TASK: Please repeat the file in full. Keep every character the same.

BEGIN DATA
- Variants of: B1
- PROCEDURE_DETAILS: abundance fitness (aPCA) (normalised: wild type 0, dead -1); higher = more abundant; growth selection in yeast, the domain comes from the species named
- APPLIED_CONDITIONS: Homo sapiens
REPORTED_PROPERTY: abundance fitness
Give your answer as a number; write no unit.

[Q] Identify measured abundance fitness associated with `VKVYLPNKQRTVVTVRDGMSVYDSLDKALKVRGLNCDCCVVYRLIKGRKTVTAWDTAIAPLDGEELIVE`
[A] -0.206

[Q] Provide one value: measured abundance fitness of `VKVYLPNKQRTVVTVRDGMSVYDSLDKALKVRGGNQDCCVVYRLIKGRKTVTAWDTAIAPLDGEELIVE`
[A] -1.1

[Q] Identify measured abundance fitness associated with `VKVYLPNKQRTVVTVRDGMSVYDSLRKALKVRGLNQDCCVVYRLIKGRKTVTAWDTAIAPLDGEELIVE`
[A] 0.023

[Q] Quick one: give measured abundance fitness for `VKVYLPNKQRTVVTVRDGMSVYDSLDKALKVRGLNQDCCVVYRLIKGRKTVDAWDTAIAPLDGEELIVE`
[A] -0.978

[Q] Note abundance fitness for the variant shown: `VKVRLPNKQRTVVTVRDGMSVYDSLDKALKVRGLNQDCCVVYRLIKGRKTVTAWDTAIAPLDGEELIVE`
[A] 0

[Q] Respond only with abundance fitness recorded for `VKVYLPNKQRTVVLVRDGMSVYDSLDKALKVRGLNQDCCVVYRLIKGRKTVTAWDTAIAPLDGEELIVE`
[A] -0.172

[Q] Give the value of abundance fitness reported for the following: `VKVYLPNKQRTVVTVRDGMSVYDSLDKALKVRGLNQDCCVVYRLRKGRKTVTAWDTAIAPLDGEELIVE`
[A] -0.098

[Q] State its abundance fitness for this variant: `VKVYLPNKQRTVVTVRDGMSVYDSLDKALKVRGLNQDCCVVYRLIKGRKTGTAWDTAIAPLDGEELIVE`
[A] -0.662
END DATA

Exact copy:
- Variants of: B1
- PROCEDURE_DETAILS: abundance fitness (aPCA) (normalised: wild type 0, dead -1); higher = more abundant; growth selection in yeast, the domain comes from the species named
- APPLIED_CONDITIONS: Homo sapiens
REPORTED_PROPERTY: abundance fitness
Give your answer as a number; write no unit.

[Q] Identify measured abundance fitness associated with `VKVYLPNKQRTVVTVRDGMSVYDSLDKALKVRGLNCDCCVVYRLIKGRKTVTAWDTAIAPLDGEELIVE`
[A] -0.206

[Q] Provide one value: measured abundance fitness of `VKVYLPNKQRTVVTVRDGMSVYDSLDKALKVRGGNQDCCVVYRLIKGRKTVTAWDTAIAPLDGEELIVE`
[A] -1.1

[Q] Identify measured abundance fitness associated with `VKVYLPNKQRTVVTVRDGMSVYDSLRKALKVRGLNQDCCVVYRLIKGRKTVTAWDTAIAPLDGEELIVE`
[A] 0.023

[Q] Quick one: give measured abundance fitness for `VKVYLPNKQRTVVTVRDGMSVYDSLDKALKVRGLNQDCCVVYRLIKGRKTVDAWDTAIAPLDGEELIVE`
[A] -0.978

[Q] Note abundance fitness for the variant shown: `VKVRLPNKQRTVVTVRDGMSVYDSLDKALKVRGLNQDCCVVYRLIKGRKTVTAWDTAIAPLDGEELIVE`
[A] 0

[Q] Respond only with abundance fitness recorded for `VKVYLPNKQRTVVLVRDGMSVYDSLDKALKVRGLNQDCCVVYRLIKGRKTVTAWDTAIAPLDGEELIVE`
[A] -0.172

[Q] Give the value of abundance fitness reported for the following: `VKVYLPNKQRTVVTVRDGMSVYDSLDKALKVRGLNQDCCVVYRLRKGRKTVTAWDTAIAPLDGEELIVE`
[A] -0.098

[Q] State its abundance fitness for this variant: `VKVYLPNKQRTVVTVRDGMSVYDSLDKALKVRGLNQDCCVVYRLIKGRKTGTAWDTAIAPLDGEELIVE`
[A] -0.662